Frequent Meetings and Open Debate

Regular meetings to discuss and execute new performance requirements should be held on a monthly or every six-week cycle, as appropriate. The end-of-month meeting at Milltech, for example, is used to discuss issues and areas that require development. Regular meetings allow team members to share their thoughts and suggestions for enhancing their work performance.

Performance Management HRM Project
Performance Management HRM Project

Explain how to measure performance against agreed standards

Continual Examination

Many businesses choose to conduct performance evaluations regularly rather than once every few months or once a year. As a result, regular feedback aids in the early detection of issues and the implementation of corrective measures before they worsen.


With the use of a checklist, it is simple to track employee performance and identify those employees who are under-performing and may require more support. In addition, it aids in identifying people who require further education and training to perform at a higher level.


To get the greatest results, you should ask your staff to do a self-assessment. Employees who are held accountable for their work may be more concerned about it than the team’s leaders. With the use of this exam, team leaders may help their employees better understand how well they’re performing.

360 Feedback

Using the system, employees from all departments and levels of the organisation may provide input on their ideas, thoughts, comments, and assessments of their performance. When using 360- degree feedback, you may assess input from a wide range of sources, allowing you to see both good and negative trends as well as areas in need of improvement.

Visual Ratings

When it comes to evaluating employee performance, the typical graphical scale employs the digits 1-10. Decision-making and comprehending certain activities can be placed on a scale of one to ten.

Explain the importance of feedback to improve performance

Achieve the expected results and obtain timely feedback from your team members by clearly defining their roles and responsibilities. You’ll gain more self-confidence and feel better about your work if you conduct daily evaluations. It would be a wonderful learning experience for the team member to take advice on failures and faults so that they may reflect on whatever went down and what they can do to avoid making the same mistake again ( Yu et al., 2020).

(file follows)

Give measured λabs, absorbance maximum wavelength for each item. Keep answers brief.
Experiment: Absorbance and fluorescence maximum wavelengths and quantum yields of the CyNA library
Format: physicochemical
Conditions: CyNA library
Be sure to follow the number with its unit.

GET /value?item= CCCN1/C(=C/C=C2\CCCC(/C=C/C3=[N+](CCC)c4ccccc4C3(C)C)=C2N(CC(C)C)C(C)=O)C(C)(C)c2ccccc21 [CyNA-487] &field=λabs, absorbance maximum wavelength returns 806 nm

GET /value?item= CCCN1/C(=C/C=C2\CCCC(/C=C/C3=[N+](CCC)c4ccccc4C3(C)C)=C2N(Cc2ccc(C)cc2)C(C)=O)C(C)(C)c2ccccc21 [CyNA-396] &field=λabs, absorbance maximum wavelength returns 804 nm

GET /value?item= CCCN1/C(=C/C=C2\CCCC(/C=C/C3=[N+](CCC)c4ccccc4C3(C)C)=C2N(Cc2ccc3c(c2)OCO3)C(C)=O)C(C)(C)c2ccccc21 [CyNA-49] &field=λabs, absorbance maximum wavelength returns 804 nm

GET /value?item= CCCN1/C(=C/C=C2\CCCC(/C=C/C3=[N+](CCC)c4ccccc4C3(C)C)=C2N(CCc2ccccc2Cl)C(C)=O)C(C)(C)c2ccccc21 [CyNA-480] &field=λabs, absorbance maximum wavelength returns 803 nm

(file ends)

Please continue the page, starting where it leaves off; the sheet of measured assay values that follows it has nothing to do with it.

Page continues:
You must communicate clearly and succinctly with anyone who isn’t meeting the basic criteria of success to be conscious of the necessity for change, and it’s also an excellent beginning point for an open debate about productivity and what the group member can do to improve performance with the support of the manager.

Describe how to give effective feedback during performance management reviews

As a manager, I prefer to use the CORBS feedback approach when I must give an employee feedback.

  • Make a concise and unambiguous description of the situation or actions
  • If you’re referring to someone else, use terms and vocabulary like “I feel,” “I believe,” or “you are” instead of “you.”
  • The default behaviour is to deliver the information to the case in the simplest form imaginable so that it will be remembered
  • In place of having things go in one direction alone, it is healthy to incorporate both negative and positive feedback
  • At its most fundamental, the feedback should be concentrated on the enforcement
  • When confronted with negative feedback in the structured framework, I turn to the BEEF model for support
  • How a person acts or behaves is known as their comportment
  • A single illustration of a problem or activity is referred to as an example
  • The impact is either the impact that something has on someone else or the consequence of something happening
  • You can have everything you desire in the future, starting right now

Identify potential areas of under-performance in the workplace

Since under-performance may be so costly and detrimental, any organisation should consider addressing the issue. Under-performance can be caused by a variety of factors, including the following:

Lack Of Space For Growth

It’s not uncommon to have employees that don’t care about their performance and are content to show in, do their thing, and go home. Others, on the other hand, are aware of the company’s potential for growth. The lack of room for advancement can have a detrimental influence on an employee’s overall performance. Consequently.


There are several common workplace issues, such as employee dissatisfaction, that contribute to under-performance.


It’s impossible to expect good performance from personnel if they aren’t enthused about what they do. Having inspiring executives in the firm, for example, can lead to more motivated employees, which can have a favourable effect on productivity.

A Lack Of Praise And Acknowledgement

When employees feel valued and recognised via the use of incentives, they are more productive. They may, for example, decide to leave and seek employment with another satisfying organisation.